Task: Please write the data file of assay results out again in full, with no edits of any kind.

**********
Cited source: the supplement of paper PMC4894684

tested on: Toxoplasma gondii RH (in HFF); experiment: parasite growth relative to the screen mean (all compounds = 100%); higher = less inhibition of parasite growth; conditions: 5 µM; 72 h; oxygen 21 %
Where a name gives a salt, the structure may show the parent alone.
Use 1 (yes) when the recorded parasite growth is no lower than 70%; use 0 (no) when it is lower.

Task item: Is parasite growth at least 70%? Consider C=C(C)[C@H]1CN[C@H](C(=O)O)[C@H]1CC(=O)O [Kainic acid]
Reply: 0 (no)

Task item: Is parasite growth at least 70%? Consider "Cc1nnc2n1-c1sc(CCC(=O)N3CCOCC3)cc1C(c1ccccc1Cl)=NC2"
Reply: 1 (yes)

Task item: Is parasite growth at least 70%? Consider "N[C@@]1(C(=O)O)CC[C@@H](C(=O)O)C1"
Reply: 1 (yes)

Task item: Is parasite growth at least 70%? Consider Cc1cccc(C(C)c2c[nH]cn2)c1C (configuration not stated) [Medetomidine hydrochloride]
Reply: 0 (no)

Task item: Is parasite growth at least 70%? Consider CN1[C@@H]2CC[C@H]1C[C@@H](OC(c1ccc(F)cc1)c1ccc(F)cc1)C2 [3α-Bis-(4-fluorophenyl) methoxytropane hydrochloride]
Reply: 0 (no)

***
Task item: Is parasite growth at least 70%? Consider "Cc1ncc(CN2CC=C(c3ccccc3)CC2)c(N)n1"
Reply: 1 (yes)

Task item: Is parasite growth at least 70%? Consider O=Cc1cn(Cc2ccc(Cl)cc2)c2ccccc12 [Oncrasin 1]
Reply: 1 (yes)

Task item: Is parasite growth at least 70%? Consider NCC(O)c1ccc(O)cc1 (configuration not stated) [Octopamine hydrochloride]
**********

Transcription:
Cited source: the supplement of paper PMC4894684

tested on: Toxoplasma gondii RH (in HFF); experiment: parasite growth relative to the screen mean (all compounds = 100%); higher = less inhibition of parasite growth; conditions: 5 µM; 72 h; oxygen 21 %
Where a name gives a salt, the structure may show the parent alone.
Use 1 (yes) when the recorded parasite growth is no lower than 70%; use 0 (no) when it is lower.

Task item: Is parasite growth at least 70%? Consider C=C(C)[C@H]1CN[C@H](C(=O)O)[C@H]1CC(=O)O [Kainic acid]
Reply: 0 (no)

Task item: Is parasite growth at least 70%? Consider "Cc1nnc2n1-c1sc(CCC(=O)N3CCOCC3)cc1C(c1ccccc1Cl)=NC2"
Reply: 1 (yes)

Task item: Is parasite growth at least 70%? Consider "N[C@@]1(C(=O)O)CC[C@@H](C(=O)O)C1"
Reply: 1 (yes)

Task item: Is parasite growth at least 70%? Consider Cc1cccc(C(C)c2c[nH]cn2)c1C (configuration not stated) [Medetomidine hydrochloride]
Reply: 0 (no)

Task item: Is parasite growth at least 70%? Consider CN1[C@@H]2CC[C@H]1C[C@@H](OC(c1ccc(F)cc1)c1ccc(F)cc1)C2 [3α-Bis-(4-fluorophenyl) methoxytropane hydrochloride]
Reply: 0 (no)

***
Task item: Is parasite growth at least 70%? Consider "Cc1ncc(CN2CC=C(c3ccccc3)CC2)c(N)n1"
Reply: 1 (yes)

Task item: Is parasite growth at least 70%? Consider O=Cc1cn(Cc2ccc(Cl)cc2)c2ccccc12 [Oncrasin 1]
Reply: 1 (yes)

Task item: Is parasite growth at least 70%? Consider NCC(O)c1ccc(O)cc1 (configuration not stated) [Octopamine hydrochloride]